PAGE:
When it comes to freezing your own oat milk, the freezing process is slightly different. Furthermore, the freezer shelf life is going to be slightly different. It’s important to note that homemade oat milk typically lasts less than a week (about 5 days) in the refrigerator.
Therefore, if you’re freezing homemade batches, you should do so ASAP after making it and before five days are up. Freezing homemade oat milk follows the same process as store bought oat milk.
Use an airtight, freezer-safe container, label the date, and don’t leave it frozen for more than 3 months.
How to Thaw Oat Milk
Now that you know how to properly freeze homemade and store bought oat milk, let’s learn how to thaw frozen oat milk. We mentioned earlier that oat milk becomes grainy once thawed. The reason for this is that particulates naturally settle and separate when freezing.
Oat milk can spoil after removing it from months in the freezer. So you need to keep it chilled the whole time it’s thawing. Similar to thawing meats, you should move frozen oat milk directly to the refrigerator to begin the thawing process. (Don’t let it sit at room temperature, as this runs the risk of bacterial growth and spoiling.)
Give the oat milk at least eight hours to thaw, or just let it thaw overnight to save you the waiting time. If you’re thawing store bought oat milk, you can use it for up to 10 days after thawing. If it’s homemade, though, try to use it ASAP and not more than five days later.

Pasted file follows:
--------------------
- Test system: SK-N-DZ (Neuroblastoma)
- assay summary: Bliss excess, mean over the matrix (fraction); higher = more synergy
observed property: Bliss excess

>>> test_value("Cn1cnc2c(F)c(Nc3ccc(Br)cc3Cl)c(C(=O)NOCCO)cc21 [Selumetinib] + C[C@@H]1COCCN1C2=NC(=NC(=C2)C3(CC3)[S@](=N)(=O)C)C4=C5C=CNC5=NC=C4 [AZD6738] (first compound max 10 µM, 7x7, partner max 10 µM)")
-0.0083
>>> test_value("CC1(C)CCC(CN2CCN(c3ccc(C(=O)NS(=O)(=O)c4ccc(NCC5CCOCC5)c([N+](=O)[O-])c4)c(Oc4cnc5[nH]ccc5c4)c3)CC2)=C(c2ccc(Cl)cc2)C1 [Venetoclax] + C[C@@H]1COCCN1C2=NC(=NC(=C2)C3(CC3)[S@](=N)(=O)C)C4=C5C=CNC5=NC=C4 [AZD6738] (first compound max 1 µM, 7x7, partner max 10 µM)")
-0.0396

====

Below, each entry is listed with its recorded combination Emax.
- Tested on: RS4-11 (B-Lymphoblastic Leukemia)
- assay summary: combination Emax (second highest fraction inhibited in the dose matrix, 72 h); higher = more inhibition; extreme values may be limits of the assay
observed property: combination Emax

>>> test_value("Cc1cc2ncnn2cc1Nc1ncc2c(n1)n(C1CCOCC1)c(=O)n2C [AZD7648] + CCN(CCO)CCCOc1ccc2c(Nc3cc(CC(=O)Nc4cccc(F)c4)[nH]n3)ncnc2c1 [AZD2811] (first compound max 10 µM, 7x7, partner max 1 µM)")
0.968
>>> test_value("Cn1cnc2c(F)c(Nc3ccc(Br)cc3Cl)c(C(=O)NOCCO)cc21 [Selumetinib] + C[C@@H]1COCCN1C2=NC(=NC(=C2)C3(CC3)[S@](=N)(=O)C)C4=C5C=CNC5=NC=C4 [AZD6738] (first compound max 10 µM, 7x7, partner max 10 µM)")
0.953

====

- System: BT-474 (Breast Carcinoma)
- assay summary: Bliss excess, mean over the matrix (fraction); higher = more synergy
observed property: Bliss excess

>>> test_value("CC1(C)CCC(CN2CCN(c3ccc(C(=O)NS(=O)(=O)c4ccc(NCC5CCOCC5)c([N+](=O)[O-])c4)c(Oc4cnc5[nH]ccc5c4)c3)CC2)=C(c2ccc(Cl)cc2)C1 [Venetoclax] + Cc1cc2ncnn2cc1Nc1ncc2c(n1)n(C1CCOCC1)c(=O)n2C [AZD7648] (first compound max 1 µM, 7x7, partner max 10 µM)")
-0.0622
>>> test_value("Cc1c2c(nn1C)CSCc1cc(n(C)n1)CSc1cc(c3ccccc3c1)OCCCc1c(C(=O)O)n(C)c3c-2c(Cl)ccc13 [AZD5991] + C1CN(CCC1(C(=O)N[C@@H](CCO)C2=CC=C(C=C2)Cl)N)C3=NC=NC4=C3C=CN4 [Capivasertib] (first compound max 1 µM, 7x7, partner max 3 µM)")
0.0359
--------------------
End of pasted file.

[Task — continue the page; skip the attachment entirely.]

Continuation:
Once your oat milk is thawed, you can fix the graininess issue by straining the thawed oat milk again. Nut milk bags and cheesecloths are the most effective, but for a more affordable option, just use a fine strainer.
Benefits of Drinking Oat Milk
Finally, there are many great health benefits, as well as environmental and financial benefits to choosing oat milk.
The first thing you should note is that oat milk has similar health benefits when compared to dairy. Although it often has more sugar than nut milks, it generally has a higher Vitamin D content than cow’s milk. Oat milk compares to cow’s milk in calcium content, and it slightly exceeds other plant-based milks in protein and fiber content.
Furthermore, oat milk is the ideal alternative to cow’s milk, nut milk, and soy milk because it’s basically allergen-free. Whether you’re allergic to lactose, soy, tree nuts, or gluten, you can still drink oat milk.
Compared to other cow’s milks, oat milk production is more sustainable. When compared to cow’s milk, oat milk production produces 60% less energy and makes 80% less GHG emissions. Oat milk production also requires much less water than cow’s milk production.
Last but not least, oat milk is relatively affordable, but the kicker is that it’s super cheap to make homemade. All you need is oats, water, a blender, and a straining device to make it at home.
Final Thoughts: Can You Freeze Oat Milk?
It’s easy to freeze and thaw oat milk if you want to extend its shelf life or save your leftovers. Note that homemade oat milk won’t last as long as store bought oat milk in the freezer. Make sure to use an airtight container for freezing and safely thaw in the fridge. Enjoy your oat milk!